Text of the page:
United States role in 2011 elections in Nigeria
THE United States (U.S.) has attributed the success of the 2011 elections in Nigeria to the support of Washington and the appointment of honest people to the Independent National Electoral Commission (INEC).
In press interviews in Lusaka, Zambia at the weekend at the end of this year’s U.S. African Growth Opportunity Act (AGOA) summit, which were released by the U.S. State Department yesterday, the U.S. Secretary of State Hillary Clinton noted that there were technical ways America offered support to friendly African nations like Nigeria, Kenya and Zambia among others in the area of conducting credible polls.
Conceding that there was violence after the election, Clinton nonetheless revealed that the U.S. government worked with Nigeria for the conduct of the election, saying “we’ve worked very closely with the Nigerian government, with the new President, Goodluck Jonathan.”
The top American diplomat added that Nigeria just went through three elections, referring to the Presidential, states and National Assembly polls.
She stated that “we helped them improve their electoral commission, and the president put honest people in who only wanted to count the votes. We helped them improve their systems of sending the voting materials out into the country. They went through the election, and everybody said they were free and fair.”
In a similar case in Kenya, Clinton recalled the violence that followed the national elections a few years back. But, according to her, when “they decided they were going to reform their constitution in order to get rid of some of the problems that they saw...the United States, and other donors, came in and helped them design a computerised system so that the vote was counted automatically. And the referendum on the new constitution was held. It was hard-fought. There was a very strong group against it. But the vote counted, and everybody could see it was fair.”
She also cited the case of India as a lesson to other nations, noting that that country has “one of the best electoral systems in the world,” adding “there are technical ways of helping.”
“So, we’re learning more and we can help, as we are. We have people helping Zambia right now and we will offer whatever help we can,” she disclosed.
Commenting on post-election violence in Africa, the Secretary of State said the U.S. “regrets any post-election violence because of the toll it takes on the people of the countries that are affected. We also want to see democratic elections that are free, fair, transparent, and where the losers honour the outcome. That’s an important step not just for Africa but around the world.”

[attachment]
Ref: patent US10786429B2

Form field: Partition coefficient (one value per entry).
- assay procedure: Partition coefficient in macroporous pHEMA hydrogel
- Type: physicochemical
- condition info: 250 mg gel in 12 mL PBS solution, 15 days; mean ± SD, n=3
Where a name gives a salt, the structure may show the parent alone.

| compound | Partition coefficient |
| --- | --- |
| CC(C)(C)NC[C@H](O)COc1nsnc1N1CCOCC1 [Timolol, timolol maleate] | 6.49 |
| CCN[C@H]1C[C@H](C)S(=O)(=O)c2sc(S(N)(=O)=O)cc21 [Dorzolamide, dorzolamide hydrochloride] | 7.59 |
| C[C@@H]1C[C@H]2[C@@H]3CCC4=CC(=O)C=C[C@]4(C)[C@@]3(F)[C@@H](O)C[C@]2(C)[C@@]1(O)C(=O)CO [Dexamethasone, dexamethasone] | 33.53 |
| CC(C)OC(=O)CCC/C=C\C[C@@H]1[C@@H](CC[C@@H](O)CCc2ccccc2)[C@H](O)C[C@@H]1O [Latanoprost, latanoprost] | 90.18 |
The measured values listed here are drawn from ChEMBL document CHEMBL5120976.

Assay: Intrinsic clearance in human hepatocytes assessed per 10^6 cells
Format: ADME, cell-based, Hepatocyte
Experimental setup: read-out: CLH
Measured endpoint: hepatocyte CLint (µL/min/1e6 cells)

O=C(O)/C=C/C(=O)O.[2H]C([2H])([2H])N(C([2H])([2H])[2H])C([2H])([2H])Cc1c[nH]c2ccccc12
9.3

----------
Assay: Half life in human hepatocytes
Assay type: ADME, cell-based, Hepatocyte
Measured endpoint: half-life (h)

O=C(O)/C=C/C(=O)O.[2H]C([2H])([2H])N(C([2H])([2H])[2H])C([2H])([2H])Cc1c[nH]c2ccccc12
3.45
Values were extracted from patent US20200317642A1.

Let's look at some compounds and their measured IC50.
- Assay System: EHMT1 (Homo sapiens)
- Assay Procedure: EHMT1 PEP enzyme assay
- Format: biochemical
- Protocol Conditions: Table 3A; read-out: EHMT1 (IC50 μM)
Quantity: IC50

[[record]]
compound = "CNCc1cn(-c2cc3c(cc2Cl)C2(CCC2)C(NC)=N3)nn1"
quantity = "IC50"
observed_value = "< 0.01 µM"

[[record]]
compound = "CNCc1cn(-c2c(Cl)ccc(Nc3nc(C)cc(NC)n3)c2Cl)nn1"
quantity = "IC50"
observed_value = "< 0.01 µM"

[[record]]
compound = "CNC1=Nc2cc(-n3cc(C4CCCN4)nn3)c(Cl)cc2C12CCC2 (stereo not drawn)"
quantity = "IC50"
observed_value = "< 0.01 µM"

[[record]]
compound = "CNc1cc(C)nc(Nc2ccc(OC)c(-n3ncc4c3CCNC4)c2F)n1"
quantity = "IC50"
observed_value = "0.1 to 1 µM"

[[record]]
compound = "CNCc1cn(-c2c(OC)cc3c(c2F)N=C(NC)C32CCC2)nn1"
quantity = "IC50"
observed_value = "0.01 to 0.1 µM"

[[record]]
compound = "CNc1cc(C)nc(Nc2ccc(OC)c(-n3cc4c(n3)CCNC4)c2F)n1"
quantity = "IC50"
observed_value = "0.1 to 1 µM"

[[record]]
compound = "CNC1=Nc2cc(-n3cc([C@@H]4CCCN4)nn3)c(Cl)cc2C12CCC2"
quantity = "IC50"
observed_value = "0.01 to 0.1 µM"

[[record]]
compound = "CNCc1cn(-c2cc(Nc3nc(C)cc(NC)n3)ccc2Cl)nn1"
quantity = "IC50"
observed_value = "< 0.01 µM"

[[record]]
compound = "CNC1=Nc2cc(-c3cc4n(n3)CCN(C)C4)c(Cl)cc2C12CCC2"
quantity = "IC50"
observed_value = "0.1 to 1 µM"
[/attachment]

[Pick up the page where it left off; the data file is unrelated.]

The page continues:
Continuing, she noted that “ we’re working to try to make sure that we offer whatever help we can. We’ve been working closely in Kenya, in Nigeria, and elsewhere. We’ve offered help here in Zambia. We think there are a number of steps that can be taken to make sure that the elections run smoothly here. Because if there is violence, investors say, wait a minute, maybe I should think twice, and we don’t want that to happen.”
Asked about Libya and the perception that western nations might be bullying Gaddafi with the use of force, Clinton said using force against Libya was not the best option, but “it was the last option,” and she cited the support of other Arab states and African nations, including Nigeria, for such use of force.
According to her “everyone asked that Gaddafi should have a ceasefire against his own people, that he should enter into discussions, that he - he’s a man who’s been in power for more than 40 years. He’s never been elected honestly to anything, and it was time for him to transition his country. And he refused and, in fact, threatened his own people, said he was going to hunt them down like rats.”
She observed that “when the Arab League, which has never asked for intervention before, asked for a fellow Arab state to be taken to the United Nations, the international community agreed, including South Africa, Nigeria, Gabon - the African members on the Security Council.”
She disclosed that the U.S. government will revamp AGOA, saying that on a government-to-government level, “certainly President Obama and I and other officials working with us are very focused on working with African governments and listening to them on issues of trade and economic cooperation.”
According to Clinton, “we don’t want to show up and say, okay, here’s what we think, therefore you do it. We’ve had very important discussions with governments from south to north and east to west. AGOA, which we’re going to be revamping, we want it to be the centerpiece of our trade relationship. We have encouraged a lot of companies to look at Africa for foreign direct investment. And we’ve worked closely with both - worked with Nigeria, Gabon, and South Africa as members of the Security Council.”